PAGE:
Toronto. Tuesday, January 2, 2002.
Helen Monteith, joined by her two sons, Ian and Michael, parked their car, then trudged through six inches of fresh snow and entered St. Michael’s Hospital via the Queen Street entrance. After removing their winter footwear and leaving them in the vestibule, they proceeded to the reception office.
Ian stepped up to the window. “My name is Ian Monteith, I’m Steve Monteith’s brother. He was admitted to this hospital this afternoon. Doctor Graham, his neurosurgeon, is expecting me.”
The receptionist gave Ian the directions to the Trauma Center reception area and told him that she would arrange for Doctor Graham to meet him there.
Doctor Graham, six foot two with an athletic frame and well groomed salt and pepper hair, approached the Monteiths within minutes of their arrival in the Trauma Center. He appeared to be in his mid fifties. Dressed in his blue scrubs he inspired confidence. He was not smiling as he extended his hand to Michael. “Hi, I’m Paul Graham. It’s an honor to meet such a great hockey player.”
“Thank you,” Michael said, then shook Graham’s hand. He introduced his mother and Ian. “How’s Steve?” he asked with a worried expression.
Graham compressed his lips and frowned, accentuating the creases in his forehead. “He’s alive, but barely. We operated on him this afternoon and managed to stabilize him...He sustained a powerful blow to the left side of his head causing severe trauma to the left temporal lobe of his brain. The extent of the damage is yet to be determined. In cases like Steve’s it takes time to determine the extent of a brain injury. Each injury is different and depends on where the brain is injured and the extent of swelling that occurs. The good news is that we got him on the operating table within hours of his accident. The bad news is that he had severe swelling.”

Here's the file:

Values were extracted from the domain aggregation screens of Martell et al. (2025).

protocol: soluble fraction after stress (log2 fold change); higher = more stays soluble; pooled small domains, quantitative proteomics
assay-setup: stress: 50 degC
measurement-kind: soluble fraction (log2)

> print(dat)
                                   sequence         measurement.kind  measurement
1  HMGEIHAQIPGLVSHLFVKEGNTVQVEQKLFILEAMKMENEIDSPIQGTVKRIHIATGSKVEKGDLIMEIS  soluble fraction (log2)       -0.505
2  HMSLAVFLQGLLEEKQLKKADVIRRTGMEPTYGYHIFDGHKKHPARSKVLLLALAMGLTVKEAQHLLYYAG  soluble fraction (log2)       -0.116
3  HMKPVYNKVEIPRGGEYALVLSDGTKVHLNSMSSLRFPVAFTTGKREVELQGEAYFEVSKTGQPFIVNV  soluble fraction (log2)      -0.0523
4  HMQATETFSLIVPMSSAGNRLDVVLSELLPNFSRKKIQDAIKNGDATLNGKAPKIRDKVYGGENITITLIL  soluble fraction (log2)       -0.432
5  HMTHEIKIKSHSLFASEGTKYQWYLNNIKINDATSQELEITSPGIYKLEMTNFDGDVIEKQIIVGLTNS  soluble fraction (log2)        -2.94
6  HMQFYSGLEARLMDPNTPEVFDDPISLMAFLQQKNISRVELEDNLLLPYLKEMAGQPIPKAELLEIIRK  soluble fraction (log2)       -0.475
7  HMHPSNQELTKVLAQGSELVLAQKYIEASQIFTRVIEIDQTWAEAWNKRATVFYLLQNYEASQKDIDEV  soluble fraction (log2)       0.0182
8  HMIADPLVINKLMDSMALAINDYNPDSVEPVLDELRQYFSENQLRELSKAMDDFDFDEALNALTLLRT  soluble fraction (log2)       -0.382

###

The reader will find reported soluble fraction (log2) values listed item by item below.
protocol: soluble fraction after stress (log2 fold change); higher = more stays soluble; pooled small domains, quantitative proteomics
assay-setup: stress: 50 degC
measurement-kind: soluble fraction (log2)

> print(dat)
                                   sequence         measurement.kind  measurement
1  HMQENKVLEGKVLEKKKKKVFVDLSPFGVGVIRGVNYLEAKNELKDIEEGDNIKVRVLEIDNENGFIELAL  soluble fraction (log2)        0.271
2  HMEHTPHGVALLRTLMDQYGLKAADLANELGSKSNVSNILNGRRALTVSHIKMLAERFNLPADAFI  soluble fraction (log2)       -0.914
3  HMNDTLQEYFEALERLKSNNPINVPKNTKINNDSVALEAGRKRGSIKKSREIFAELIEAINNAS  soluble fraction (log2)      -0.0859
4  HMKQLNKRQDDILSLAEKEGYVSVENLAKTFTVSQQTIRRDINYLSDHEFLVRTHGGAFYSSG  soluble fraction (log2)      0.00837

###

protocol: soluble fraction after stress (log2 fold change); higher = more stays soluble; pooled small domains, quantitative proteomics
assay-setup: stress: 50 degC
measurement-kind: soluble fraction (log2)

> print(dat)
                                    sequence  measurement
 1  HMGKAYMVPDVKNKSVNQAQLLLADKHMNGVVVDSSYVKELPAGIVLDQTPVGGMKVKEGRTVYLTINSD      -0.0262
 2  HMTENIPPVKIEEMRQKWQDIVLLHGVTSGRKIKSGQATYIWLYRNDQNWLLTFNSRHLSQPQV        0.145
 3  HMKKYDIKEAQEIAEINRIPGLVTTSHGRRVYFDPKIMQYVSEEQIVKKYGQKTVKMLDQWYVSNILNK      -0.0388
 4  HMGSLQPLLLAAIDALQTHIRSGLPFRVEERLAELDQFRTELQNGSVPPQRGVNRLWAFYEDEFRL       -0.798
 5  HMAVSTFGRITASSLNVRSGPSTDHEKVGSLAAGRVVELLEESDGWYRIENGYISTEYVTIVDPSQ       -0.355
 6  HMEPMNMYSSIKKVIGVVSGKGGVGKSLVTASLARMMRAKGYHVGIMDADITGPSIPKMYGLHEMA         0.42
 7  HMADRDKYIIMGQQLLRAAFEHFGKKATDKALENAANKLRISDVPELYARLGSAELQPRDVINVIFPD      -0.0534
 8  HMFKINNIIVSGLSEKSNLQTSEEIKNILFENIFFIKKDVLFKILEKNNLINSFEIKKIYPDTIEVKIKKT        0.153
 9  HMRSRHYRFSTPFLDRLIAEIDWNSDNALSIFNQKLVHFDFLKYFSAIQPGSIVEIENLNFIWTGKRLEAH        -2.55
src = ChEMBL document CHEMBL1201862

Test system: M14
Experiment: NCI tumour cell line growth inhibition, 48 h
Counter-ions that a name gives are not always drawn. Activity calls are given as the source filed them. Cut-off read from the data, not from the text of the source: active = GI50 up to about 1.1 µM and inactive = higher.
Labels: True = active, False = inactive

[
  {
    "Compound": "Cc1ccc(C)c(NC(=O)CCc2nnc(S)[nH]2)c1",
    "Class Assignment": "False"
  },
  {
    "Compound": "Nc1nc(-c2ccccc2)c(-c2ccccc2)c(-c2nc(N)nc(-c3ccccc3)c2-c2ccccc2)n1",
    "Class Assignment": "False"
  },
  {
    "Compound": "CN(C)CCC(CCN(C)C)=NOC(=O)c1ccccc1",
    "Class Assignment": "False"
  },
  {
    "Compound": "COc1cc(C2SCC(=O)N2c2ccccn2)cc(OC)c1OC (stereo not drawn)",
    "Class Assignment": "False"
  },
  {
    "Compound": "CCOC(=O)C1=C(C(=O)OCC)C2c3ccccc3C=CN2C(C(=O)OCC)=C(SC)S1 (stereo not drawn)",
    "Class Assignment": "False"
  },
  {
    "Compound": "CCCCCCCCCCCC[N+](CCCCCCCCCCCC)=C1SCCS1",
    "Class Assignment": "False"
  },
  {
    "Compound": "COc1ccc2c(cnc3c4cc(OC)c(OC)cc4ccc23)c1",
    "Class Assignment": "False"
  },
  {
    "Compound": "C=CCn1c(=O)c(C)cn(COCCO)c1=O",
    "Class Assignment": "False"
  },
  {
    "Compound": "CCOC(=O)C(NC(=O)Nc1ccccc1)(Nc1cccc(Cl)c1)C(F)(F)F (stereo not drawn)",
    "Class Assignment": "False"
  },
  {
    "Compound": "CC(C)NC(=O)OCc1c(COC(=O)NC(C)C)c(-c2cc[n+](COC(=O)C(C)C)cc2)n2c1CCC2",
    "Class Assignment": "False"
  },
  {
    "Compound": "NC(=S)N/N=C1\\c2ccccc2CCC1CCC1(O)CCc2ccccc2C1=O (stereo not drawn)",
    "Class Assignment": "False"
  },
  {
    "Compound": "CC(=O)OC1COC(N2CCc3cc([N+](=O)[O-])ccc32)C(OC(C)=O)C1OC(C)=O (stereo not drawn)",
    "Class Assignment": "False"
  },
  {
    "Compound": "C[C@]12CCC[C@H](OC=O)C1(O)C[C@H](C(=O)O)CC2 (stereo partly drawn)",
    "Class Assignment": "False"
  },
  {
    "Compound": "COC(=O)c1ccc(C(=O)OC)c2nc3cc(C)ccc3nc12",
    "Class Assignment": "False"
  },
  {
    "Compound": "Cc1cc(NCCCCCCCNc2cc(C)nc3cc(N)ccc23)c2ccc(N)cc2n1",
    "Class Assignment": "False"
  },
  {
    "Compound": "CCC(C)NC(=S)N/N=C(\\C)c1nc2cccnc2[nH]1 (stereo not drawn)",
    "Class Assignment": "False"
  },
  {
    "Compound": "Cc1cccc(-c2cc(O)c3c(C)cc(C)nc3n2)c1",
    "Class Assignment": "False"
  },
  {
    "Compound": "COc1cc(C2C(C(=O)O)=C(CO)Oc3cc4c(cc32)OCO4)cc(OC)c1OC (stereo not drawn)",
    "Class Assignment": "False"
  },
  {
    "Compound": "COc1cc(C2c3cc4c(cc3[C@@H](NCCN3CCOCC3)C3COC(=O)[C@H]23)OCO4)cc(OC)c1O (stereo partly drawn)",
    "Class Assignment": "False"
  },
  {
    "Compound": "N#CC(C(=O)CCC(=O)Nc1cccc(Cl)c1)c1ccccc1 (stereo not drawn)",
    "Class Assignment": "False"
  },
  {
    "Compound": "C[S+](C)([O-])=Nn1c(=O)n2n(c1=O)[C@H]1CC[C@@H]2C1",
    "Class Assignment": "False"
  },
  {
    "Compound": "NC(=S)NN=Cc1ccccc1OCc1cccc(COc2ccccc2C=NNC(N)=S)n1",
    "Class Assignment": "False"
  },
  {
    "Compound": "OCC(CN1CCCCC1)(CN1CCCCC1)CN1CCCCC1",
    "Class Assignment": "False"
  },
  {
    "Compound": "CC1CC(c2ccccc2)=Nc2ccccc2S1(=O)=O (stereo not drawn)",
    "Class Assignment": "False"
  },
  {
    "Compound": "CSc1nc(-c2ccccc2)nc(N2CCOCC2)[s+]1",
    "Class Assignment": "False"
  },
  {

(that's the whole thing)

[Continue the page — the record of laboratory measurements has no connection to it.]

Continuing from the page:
“Is he going to be alright?” Helen asked.
“It’s far too early to give you any prognosis at all. We’ve done a CT scan and an EEG on his brain in an attempt to determine the extent of the damage, but these tests alone can’t tell us about the prospects of long term recovery. We’ve scheduled a number of other tests and we’ll be monitoring him around the clock. More I cannot tell you.”
“Is he conscious?” Helen asked, wiping her tears with a tissue.
Graham shook his head. He’s comatose. We have no way of knowing how long he’ll be in that state.” He paused, then made eye contact with each of his visitors. “There is no way to sugar coat this. Steve received a terrible blow to his head. He’s in serious trouble. All of you should prepare yourselves for the possibility that he may never recover from his coma. In fact, he might die. If he does recover, there is a strong possibility that he will be challenged.”
Graham’s comments hurt the Monteiths as surely as he knew they would. While Ian and Michael lowered their heads in thought, Helen covered her face with her hands and cried. “I want to see him,” she said. “Is that possible?”
“I’ll show you the way,” the doctor said.